Sore fingers. Eye strain. Back pain.
These unfortunate symptoms are commonly associated with learning.
Got a headache because you were up all night cramming for a test?
Sitting in an uncomfortable chair all day taking a toll on your body?
Luckily, independent learning doesn’t have to involve being hunched over a textbook or keyboard.
You can study a language while out and about, while literally stopping to smell the roses. Heck, you can even learn while chilling to your favorite music.
“But how?” you may be wondering.
Well, with audiobooks. Isn’t it obvious?
Okay, so maybe learning a language with audiobooks isn’t as much of a no-brainer as it should be.
After all, in this digital age of podcasts and streaming subscriptions, does anyone even know what an audiobook is anymore?
Don’t worry, we’re going to go over that in a minute. It’s not actually that complicated!
All you need to know for now is that language audiobooks exist, you can access them and they’re going to make your life better, starting today.
Let’s see how.
Tips for Learning a Language with Audiobooks
We’ll get into subscriptions and downloads and all that jazz momentarily.
For now, I think it’s safe to say that you already must have some idea of what an audiobook that can be used for language learning is. It could be any audio recording that helps you learn a language, whether it’s a course, a continuous stream of information you’re trying to memorize (like vocabulary) or a novel being narrated out loud.
With that in mind, let’s take a quick look at how you can take advantage of audiobooks for your language learning.
- Pair your audio learning with an enjoyable activity. The best way to stick to an audio learning routine is to match it up with something you like to do.
For example, you could listen to an audio course during a bike ride after work. Or you could take in a podcast-style lesson while having breakfast. (Yes, eating counts as an enjoyable activity!) You could even use your learning as an excuse to do something fun you don’t normally do, like going to a park or a museum.
Unlike other types of learning, audio learning can be paired with all kinds of other activities.
- Consider listening to an instrumental music track along with your learning. It’s possible that certain types of music help make studying more productive. There’s conflicting information out there, but it’s worth a shot to see if listening to relaxing music while studying works for you. Aside from helping you learn, it may simply increase motivation.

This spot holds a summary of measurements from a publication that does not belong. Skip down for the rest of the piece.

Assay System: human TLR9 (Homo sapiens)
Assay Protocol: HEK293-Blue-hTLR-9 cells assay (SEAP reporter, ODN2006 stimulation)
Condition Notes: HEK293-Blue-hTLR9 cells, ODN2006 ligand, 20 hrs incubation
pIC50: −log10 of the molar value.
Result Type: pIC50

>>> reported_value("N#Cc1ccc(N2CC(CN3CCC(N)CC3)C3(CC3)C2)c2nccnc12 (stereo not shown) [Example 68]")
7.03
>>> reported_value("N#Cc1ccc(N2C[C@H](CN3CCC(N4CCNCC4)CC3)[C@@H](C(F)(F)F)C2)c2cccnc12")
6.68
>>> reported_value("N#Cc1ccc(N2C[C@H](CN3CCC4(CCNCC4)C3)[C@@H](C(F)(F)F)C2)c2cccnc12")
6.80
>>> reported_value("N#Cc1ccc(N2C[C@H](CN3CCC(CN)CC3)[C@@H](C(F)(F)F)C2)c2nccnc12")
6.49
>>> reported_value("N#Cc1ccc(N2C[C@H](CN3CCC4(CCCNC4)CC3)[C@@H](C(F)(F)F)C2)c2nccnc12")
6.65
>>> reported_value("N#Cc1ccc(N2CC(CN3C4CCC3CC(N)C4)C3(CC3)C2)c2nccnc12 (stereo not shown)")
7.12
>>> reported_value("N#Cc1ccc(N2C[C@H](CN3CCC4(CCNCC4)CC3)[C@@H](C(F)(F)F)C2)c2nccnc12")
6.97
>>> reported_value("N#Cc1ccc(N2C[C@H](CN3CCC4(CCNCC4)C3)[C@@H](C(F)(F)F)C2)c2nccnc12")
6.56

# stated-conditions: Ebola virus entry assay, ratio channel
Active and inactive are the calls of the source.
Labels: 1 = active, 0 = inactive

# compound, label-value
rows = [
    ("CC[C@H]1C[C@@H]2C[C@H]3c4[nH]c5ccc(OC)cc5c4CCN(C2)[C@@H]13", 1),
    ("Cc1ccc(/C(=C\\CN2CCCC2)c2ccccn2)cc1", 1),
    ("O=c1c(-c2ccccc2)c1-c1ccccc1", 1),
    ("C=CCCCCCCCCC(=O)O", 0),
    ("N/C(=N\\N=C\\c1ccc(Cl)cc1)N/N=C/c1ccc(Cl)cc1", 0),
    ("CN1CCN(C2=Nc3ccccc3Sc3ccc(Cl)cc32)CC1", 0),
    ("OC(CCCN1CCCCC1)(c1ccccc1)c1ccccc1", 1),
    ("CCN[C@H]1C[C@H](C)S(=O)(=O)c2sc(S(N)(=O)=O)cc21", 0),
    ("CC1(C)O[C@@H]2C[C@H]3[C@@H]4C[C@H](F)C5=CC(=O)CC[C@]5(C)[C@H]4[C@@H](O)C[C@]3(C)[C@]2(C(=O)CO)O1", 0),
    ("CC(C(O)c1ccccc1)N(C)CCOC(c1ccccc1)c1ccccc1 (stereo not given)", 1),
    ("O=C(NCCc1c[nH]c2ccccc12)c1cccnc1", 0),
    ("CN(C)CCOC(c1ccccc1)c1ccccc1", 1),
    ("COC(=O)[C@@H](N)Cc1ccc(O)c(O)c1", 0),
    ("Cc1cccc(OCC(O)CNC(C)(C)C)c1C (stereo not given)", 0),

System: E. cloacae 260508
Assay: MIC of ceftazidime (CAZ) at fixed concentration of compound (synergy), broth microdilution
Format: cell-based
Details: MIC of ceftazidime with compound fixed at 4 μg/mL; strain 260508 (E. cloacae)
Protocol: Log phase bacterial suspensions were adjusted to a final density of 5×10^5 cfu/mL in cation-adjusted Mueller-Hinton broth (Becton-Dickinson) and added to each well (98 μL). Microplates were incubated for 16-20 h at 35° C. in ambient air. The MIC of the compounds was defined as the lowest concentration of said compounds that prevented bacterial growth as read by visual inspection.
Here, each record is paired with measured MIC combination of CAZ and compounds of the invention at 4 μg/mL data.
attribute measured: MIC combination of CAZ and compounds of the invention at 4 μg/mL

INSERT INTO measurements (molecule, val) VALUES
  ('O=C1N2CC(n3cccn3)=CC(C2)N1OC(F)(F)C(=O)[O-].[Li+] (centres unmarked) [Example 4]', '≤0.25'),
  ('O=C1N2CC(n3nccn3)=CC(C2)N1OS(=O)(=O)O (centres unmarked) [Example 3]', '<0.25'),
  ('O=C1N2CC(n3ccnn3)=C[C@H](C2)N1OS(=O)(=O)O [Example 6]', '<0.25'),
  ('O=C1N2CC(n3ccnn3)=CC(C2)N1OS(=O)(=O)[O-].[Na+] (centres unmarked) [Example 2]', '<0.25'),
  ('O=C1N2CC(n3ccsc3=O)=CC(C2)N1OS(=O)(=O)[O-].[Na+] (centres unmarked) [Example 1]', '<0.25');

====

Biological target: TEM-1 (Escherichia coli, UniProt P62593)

Some of the audiobooks we’ll look at below actually include music as a feature, and depending on the applications and devices you’re using, you may have the option of sprucing up an audio study session by having some music running simultaneously in another application.
- Consider shadowing with the audio. The traditional format for audio learning programs is a “listen and repeat” or “listen and answer” one. The teacher on the recording talks, and then there’s a space of silence meant to be filled by the repetition or response of the learner.
But there’s another option for using language learning recordings, and that’s a method known as “shadowing.” It involves repeating after the speaker immediately, as close to simultaneously as you can.
If you feel self-conscious about your pronunciation, you might find this helpful, as it takes the focus off of your ability to repeat the speaker’s words back. Even if you only try shadowing occasionally, it might be a useful way to change things up.
- Set aside time for review and additional types of active learning. Audio learning can save you from an unhealthy amount of sitting and repetitive motion. But it’s good to review what you’ve learned in other ways. For example, it may help to do a dictation-style exercise with your audiobooks a few times a week, so you can absorb the material you’re learning visually.
FluentU is another great way to learn substantially along with audio. FluentU takes real-world videos—like movie trailers, music videos, news and inspiring talks—and turns them into personalized language lessons.
The interactive subtitles make it easy to see the definition to any word in context immediately, and you can add words you’re reviewing in your audiobook lessons to a customizable video-based flashcard vocab list.
This is a perfect way to review vocabulary learned during audio sessions in a different format.
14+ Language Audiobook Series and Sources for Sound Learners
The number one obstacle to learning a new language with audiobooks may be confusion around how they’re distributed and regulated.
The foremost purveyor of audiobooks, Amazon’s Audible, can itself seem a bit confusing at first. It’s not an ongoing “all you can listen” deal, but rather a “certain number of credits that can be exchanged for audio goods” deal. Once subscribed, you can buy Audible books at full price or in exchange for Audible credits.
Some audiobooks are available outside of this whole structure from other platforms, like streaming services, or as downloads from individual websites. Some audiobooks offer multiple download options, but it may not be immediately clear which is the best deal.
Some of them are available completely for free but only through a certain service. Or they’re available for free but you have to track down all the episodes yourself. This can all be very exhausting!
But don’t worry, I’m going to help you navigate all the language audiobook weirdness. And we will emerge victorious, with audio learning material for you. Some of it can be cheap, some of it can even be completely free. I promise.
Language Learning Audiobook Programs and Series
First thing’s first: You may want to download the Audible app and/or sign up for a free trial. Doing so will get you access to some books that won’t otherwise be available to you, plus some freebies.
The main thing to be aware of when using an Audible account to try out new language learning audiobooks is that it’s to your benefit to use credits for the most expensive books. For example, if you have one credit and you want to purchase one audiobook that’s $17 and one that’s $22, you’ll want to use the credit for the one that’s $22 and pay for the other one.